Chuck Bino: Thoughts on keeping diaries
Several weeks ago I began reading a daily journal penned by a gentleman born in 1888 named Maurice Brubaker from Somerset, Pa. This hand-written “diary” from the year of 1950 was dedicated to his granddaughter, Frances, and meant to be a collection of his thoughts and an abbreviated family history. Fran Bellardine, living in Trinity with her husband Augie, allowed me the privilege to view her “Pappy’s” writings.
Most of us who grew up as kids in the post-World War II era recall it as very carefree. Yet, making a living the hard way (manual labor), caring for his family, and minimal social contact was the order of the day for the average father. Mom was called a “homemaker.”
A sense of reality on how times have changed was one effect of reading this intensely personal book. Another was how it triggered my latent memories. Third, it served as one man’s recollection of “history” as it evolved for him. It was “good stuff.” His 1948 diary resides in the history section of the Somerset, Pa. library.
Maurice Brubaker was a Baltimore and Ohio railroad man, with much of his livelihood dependent on transport for the coal industry. He wrote how the United Mine Workers “wildcat strikes” in 1950 caused layoffs and reduced schedules for railroads. In defiance of their union president, John L. Lewis, and President Truman, they struck from January to March. Then, strikers settled for wages of $14.75/day (striking for $15). Imagine what wages they never recovered and what our economy lost.
His diary triggered my memories about coal. As a kid, I sat on my bike and watched autos waiting as far back as the eye could see, while a slow moving Reading R.R. train with 200-plus coal cars blocked the main road in/out of Port Reading, N.J. In the early 1950s my dad used a coal fired furnace, which needed a coal storage room in our cellar. My father-in-law to be (I was 10 at the time) would make a monthly delivery from his old truck, down a coal chute, following which our cellar was uninhabitable for at least three days from coal dust.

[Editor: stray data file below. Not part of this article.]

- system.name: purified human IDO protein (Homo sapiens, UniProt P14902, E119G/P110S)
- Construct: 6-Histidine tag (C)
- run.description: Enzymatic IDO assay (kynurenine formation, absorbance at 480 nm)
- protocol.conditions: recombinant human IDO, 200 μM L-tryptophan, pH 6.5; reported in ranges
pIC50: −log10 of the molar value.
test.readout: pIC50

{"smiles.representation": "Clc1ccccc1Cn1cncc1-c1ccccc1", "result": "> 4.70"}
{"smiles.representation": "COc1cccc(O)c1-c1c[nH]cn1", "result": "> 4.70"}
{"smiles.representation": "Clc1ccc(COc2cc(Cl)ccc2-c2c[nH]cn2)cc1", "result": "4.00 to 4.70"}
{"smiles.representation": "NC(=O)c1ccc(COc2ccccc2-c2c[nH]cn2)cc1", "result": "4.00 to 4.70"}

Sue’s dad, Andy, would drive that old coal truck for a load to W. Virginia from New Jersey and back, navigating the mountains without headlights as World War II blackouts prevented it. Like most of us, he didn’t think to keep a written diary. The old photo album was a worthy substitute, sometimes with handwritten notes in the margins.
There can be both intended and unintended consequences of diaries. Maurice’s became a fine gift to his heirs, as he intended, as well as providing a small inspiration for me.
Let’s consider the current Facebook phenomena. It qualifies as a global “public diary” of sorts.
Starved for virtual friends, users are more concerned about cell phone broadcasting minute to minute trivia than recording the “significance” of what happened during one’s day. Less concerned about how written comments in almost zero security and privacy can possibly affect their future situations, they carry on.
One need merely see posts from today’s teens, as well as their parents, to understand the trend in “diaries” today. Any mention of politics, religion and you get tuned out. However, implied sex remains OK, with pictures of paragons like Anthony Weiner of New York even making headlines. There is very little provocative thought involved. For instance, we’ve all seen these: “Hey, I’m having a pedi with (name),” or perhaps a cell phone shot of a dinner entre.
What will viewers 65 years from now make of our “online” diaries?
Chuck Bino lives in High Point with his wife, Sue, after technical and management careers in manufacturing and retail. Representations of fact and opinions are solely those of the author.